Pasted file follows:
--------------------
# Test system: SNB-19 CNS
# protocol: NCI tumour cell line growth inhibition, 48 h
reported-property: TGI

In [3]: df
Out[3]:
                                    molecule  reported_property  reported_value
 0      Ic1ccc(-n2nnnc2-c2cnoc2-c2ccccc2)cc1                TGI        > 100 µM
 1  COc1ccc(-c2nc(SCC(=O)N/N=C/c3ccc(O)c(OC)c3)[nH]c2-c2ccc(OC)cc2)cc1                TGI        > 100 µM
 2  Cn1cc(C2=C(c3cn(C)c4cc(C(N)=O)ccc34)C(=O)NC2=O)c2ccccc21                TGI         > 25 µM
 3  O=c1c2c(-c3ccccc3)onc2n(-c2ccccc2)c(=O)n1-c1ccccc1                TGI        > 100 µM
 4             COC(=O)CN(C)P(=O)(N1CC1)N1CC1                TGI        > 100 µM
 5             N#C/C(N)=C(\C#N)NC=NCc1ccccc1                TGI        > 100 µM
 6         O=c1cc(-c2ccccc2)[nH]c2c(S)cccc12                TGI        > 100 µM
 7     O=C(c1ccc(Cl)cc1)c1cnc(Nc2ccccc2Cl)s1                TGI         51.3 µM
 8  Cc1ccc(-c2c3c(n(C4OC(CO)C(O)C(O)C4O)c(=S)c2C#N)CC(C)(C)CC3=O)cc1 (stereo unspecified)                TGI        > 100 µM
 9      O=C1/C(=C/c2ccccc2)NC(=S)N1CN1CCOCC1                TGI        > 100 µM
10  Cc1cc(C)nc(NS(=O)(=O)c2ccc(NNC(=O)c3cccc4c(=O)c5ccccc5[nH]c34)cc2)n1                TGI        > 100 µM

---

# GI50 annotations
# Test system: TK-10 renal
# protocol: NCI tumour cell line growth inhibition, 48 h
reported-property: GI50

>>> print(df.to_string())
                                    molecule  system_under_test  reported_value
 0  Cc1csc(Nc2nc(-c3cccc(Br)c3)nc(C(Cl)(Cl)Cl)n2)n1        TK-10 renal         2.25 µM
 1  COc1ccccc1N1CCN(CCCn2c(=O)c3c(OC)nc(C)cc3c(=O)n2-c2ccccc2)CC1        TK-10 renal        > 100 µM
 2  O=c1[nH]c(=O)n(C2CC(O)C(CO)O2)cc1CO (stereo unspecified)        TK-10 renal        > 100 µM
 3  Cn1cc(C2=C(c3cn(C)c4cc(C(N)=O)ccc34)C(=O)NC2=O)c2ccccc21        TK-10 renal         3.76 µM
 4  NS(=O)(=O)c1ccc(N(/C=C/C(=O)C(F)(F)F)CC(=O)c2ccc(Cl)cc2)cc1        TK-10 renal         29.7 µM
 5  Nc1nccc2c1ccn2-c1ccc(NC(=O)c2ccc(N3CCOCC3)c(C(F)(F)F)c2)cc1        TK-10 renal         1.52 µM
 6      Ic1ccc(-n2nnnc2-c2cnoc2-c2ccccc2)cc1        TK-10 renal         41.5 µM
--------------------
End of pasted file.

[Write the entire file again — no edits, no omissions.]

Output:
# Test system: SNB-19 CNS
# protocol: NCI tumour cell line growth inhibition, 48 h
reported-property: TGI

In [3]: df
Out[3]:
                                    molecule  reported_property  reported_value
 0      Ic1ccc(-n2nnnc2-c2cnoc2-c2ccccc2)cc1                TGI        > 100 µM
 1  COc1ccc(-c2nc(SCC(=O)N/N=C/c3ccc(O)c(OC)c3)[nH]c2-c2ccc(OC)cc2)cc1                TGI        > 100 µM
 2  Cn1cc(C2=C(c3cn(C)c4cc(C(N)=O)ccc34)C(=O)NC2=O)c2ccccc21                TGI         > 25 µM
 3  O=c1c2c(-c3ccccc3)onc2n(-c2ccccc2)c(=O)n1-c1ccccc1                TGI        > 100 µM
 4             COC(=O)CN(C)P(=O)(N1CC1)N1CC1                TGI        > 100 µM
 5             N#C/C(N)=C(\C#N)NC=NCc1ccccc1                TGI        > 100 µM
 6         O=c1cc(-c2ccccc2)[nH]c2c(S)cccc12                TGI        > 100 µM
 7     O=C(c1ccc(Cl)cc1)c1cnc(Nc2ccccc2Cl)s1                TGI         51.3 µM
 8  Cc1ccc(-c2c3c(n(C4OC(CO)C(O)C(O)C4O)c(=S)c2C#N)CC(C)(C)CC3=O)cc1 (stereo unspecified)                TGI        > 100 µM
 9      O=C1/C(=C/c2ccccc2)NC(=S)N1CN1CCOCC1                TGI        > 100 µM
10  Cc1cc(C)nc(NS(=O)(=O)c2ccc(NNC(=O)c3cccc4c(=O)c5ccccc5[nH]c34)cc2)n1                TGI        > 100 µM

---

# GI50 annotations
# Test system: TK-10 renal
# protocol: NCI tumour cell line growth inhibition, 48 h
reported-property: GI50

>>> print(df.to_string())
                                    molecule  system_under_test  reported_value
 0  Cc1csc(Nc2nc(-c3cccc(Br)c3)nc(C(Cl)(Cl)Cl)n2)n1        TK-10 renal         2.25 µM
 1  COc1ccccc1N1CCN(CCCn2c(=O)c3c(OC)nc(C)cc3c(=O)n2-c2ccccc2)CC1        TK-10 renal        > 100 µM
 2  O=c1[nH]c(=O)n(C2CC(O)C(CO)O2)cc1CO (stereo unspecified)        TK-10 renal        > 100 µM
 3  Cn1cc(C2=C(c3cn(C)c4cc(C(N)=O)ccc34)C(=O)NC2=O)c2ccccc21        TK-10 renal         3.76 µM
 4  NS(=O)(=O)c1ccc(N(/C=C/C(=O)C(F)(F)F)CC(=O)c2ccc(Cl)cc2)cc1        TK-10 renal         29.7 µM
 5  Nc1nccc2c1ccn2-c1ccc(NC(=O)c2ccc(N3CCOCC3)c(C(F)(F)F)c2)cc1        TK-10 renal         1.52 µM
 6      Ic1ccc(-n2nnnc2-c2cnoc2-c2ccccc2)cc1        TK-10 renal         41.5 µM